City commissioners are fine with a new agreement that could allow the city and Kansas University to stop short of a full-fledged merger of their bus systems.
Commissioners at their weekly meeting unanimously agreed to approve a letter of intent that sets a goal of coordinating, consolidating or merging the city and university bus systems by July.
The agreement is different than a proposed agreement reviewed in August that clearly set the goal of fully merging the two systems by next summer.
But City Manager David Corliss told commissioners on Tuesday that there were still too many unresolved details to make such a specific commitment.
Commissioners said they understood.
"It is maybe not as much progress as we would like, but it is still a great step forward," said Mayor Mike Dever.
Corliss said he's still optimistic that the agreement will lead to significantly better service for bus riders, even if it doesn't result in a full merger. Corliss has said he thinks it is likely the university and city bus systems would operate from a shared route map and would honor each other's transfers.
The systems may, however, continue to operate under two different brand names, and perhaps would not share funding or jointly purchase buses.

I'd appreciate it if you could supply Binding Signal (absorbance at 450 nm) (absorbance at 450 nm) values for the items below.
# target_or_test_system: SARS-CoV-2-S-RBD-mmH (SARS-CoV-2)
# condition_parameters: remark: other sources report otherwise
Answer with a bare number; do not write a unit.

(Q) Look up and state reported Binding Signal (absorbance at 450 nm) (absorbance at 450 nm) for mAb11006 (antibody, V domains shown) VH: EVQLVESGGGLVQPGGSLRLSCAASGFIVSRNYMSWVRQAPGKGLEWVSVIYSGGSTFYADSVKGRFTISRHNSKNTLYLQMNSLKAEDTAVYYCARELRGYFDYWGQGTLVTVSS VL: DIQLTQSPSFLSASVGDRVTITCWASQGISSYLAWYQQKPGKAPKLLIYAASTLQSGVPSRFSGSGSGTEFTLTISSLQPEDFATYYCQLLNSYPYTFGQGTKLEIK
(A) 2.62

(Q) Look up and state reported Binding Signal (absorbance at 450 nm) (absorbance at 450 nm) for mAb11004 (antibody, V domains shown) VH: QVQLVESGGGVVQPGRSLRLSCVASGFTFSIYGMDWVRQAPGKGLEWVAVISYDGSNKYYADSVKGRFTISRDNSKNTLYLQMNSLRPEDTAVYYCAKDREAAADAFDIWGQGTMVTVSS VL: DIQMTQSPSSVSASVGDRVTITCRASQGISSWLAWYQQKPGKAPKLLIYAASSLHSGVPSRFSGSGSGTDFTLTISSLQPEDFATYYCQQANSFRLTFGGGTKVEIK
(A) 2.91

Commissioner Sue Hack said she wasn't sure residents cared about those details as long as the two systems ended up working better together.
"We're all moving in the same direction to gain efficiencies and to make the best system it can be," Hack said. "Whether it is a merger, whether it is under one name, I don't think it really matters to the transit public."
At their meeting Tuesday, commissioners also:
¢ tabled a discussion over how much protection to provide prime farmland from future industrial development. City commissioners couldn't reach a consensus on the issue, and instead decided to ask Douglas County commissioners to weigh in on the subject.
¢ unanimously approved new regulations that shorten the amount of time people have to pick up trash from their yards after being cited by city inspectors.
¢ agreed to have another discussion about a rezoning for the Jayhawk Bookstore at next week's City Commission meeting. Commissioners had given tentative approval to the rezoning at last week's meeting. Commissioners were set to give final approval to the rezoning Tuesday, but the applicant objected to the wording of a condition that required the City Commission to approve any future change of use in the property.